BY A.S. COOMER
The clouds rolled in thick and boiling. Black as the night. We were out there on the tracks with our bikes, waiting on a freight to move through so we could squash some pennies. Kenny had a nickel he wanted to try out too. We all thought that was stupid.
I don’t know where he came from. Somewhere down the line, I guess, but we didn’t see or hear him come up. One minute we were cussing and carrying on like kids do when they’re out of their parents’ earshot, the next he was standing there.
Scared the shit out of me. I can admit that now. None of us could then, of course.
I think Dave saw him first. I could be wrong though. “Who’re you?” he blurted out.
We all jumped and spun around to see who Dave was speaking to.
“What’re you all doing out here?” the man asked.
He had this snaggletooth that hung out onto his bottom lip, even when his mouth was shut.
We all looked at each other, waiting on someone to answer the man. He was an adult, after all, and we had manners to follow.
Kenny, God rest his soul, spoke first.
“Waitin’ on the train, mister,” he said.
“Waitin’ on the train, huh?” the man tugged at his ratty beard. There was more gray in it than black, which was strange because what hair hung out of his nappy Reds hat was black as pitch.
“Yessir,” I answered.
When the man turned his eyes on me, it was all I could do to stop from shivering. His eyes were as black as the hair on his head, except for the yellowy parts that should’ve been white. Tiny spider webs of red lined both of them.
“Now, why are four little boys just a waitin’ on the train, miles outside of any town?”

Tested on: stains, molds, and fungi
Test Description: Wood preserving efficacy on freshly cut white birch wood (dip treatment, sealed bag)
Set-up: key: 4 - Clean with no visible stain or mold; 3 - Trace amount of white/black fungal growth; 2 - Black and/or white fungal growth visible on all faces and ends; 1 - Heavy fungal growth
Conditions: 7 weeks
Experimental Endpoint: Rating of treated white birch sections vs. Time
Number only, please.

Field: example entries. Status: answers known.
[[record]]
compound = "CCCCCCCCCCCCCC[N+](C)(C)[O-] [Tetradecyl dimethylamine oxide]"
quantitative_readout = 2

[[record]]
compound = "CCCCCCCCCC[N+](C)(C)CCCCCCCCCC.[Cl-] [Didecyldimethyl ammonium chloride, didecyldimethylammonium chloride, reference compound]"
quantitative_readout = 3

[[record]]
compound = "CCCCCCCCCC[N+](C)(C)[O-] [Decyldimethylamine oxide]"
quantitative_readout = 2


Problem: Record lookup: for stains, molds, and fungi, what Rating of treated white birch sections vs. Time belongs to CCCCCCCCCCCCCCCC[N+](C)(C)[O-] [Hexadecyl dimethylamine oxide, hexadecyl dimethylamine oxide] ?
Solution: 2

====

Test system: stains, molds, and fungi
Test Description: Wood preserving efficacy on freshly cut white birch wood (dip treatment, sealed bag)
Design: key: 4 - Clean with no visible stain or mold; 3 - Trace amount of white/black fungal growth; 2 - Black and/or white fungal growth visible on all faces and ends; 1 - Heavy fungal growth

The man smiled and I couldn’t stop the shiver. It crept up my spine like a melting ice cube. I acted like I was stretching to hide it.
Nobody answered the man.
He looked at each of us then at the bikes in the gravel, just off the tracks.
“Those’re some nice bikes, boys,” he said.
“Thank you, mister,” Kenny said.
I thought Joey was going to bolt. His face was all ashy and pale. He didn’t though. None of us did.
“Y’all come from Minnie or Sparrow?” the man asked.
“Sparrow,” I said.
He nodded his head and looked at us, slowly, each in turn.
His denim jacket was smudged and torn, his jeans the same. He stood with his legs a shoulder length apart and didn’t sway. He could’ve been a statue salute to the hobo collective if he hadn’t taken two steps closer to me.
He smelled like motor oil and stale sweat. Something else too, something I’d later come to recognize as reefer. When he opened his mouth next, I saw how yellow his teeth were.
“Y’all want to play a little game?” he asked. “While you wait for the train, I mean.”
All of me, with the singular exception of my mouth, screamed no.
“Uh, O...OK,” Dave said.
I never wanted to whack someone on the back of the head so bad.
The man grinned and slid his hands into his jeans pockets.
“What would you do if you and your best friend in the world came face to face with a real life bear? A grizzly or some such that was real angry?” he asked.
We all looked at each other with creased up eyebrows.
“One at time now,” he said. “Let’s start with ye.”
The man pointed at Joey.
“Well,” Joey started, fidgeting and looking down at his feet on the railroad tie. “I guess, I’d try and see if we could get away.” He added “sir” after a pause.
The man’s grin stretched a little tighter.
“I didn’t ask what ‘we’ would do. I asked what you would do, boy.”
Joey stood still and looked up from his shoes.
“I don’t really know what you’re asking, sir.”
“Didn’t I make myself plain?” the man asked. “What would you do if you and your buddy came up to an angry bear? What would you do?”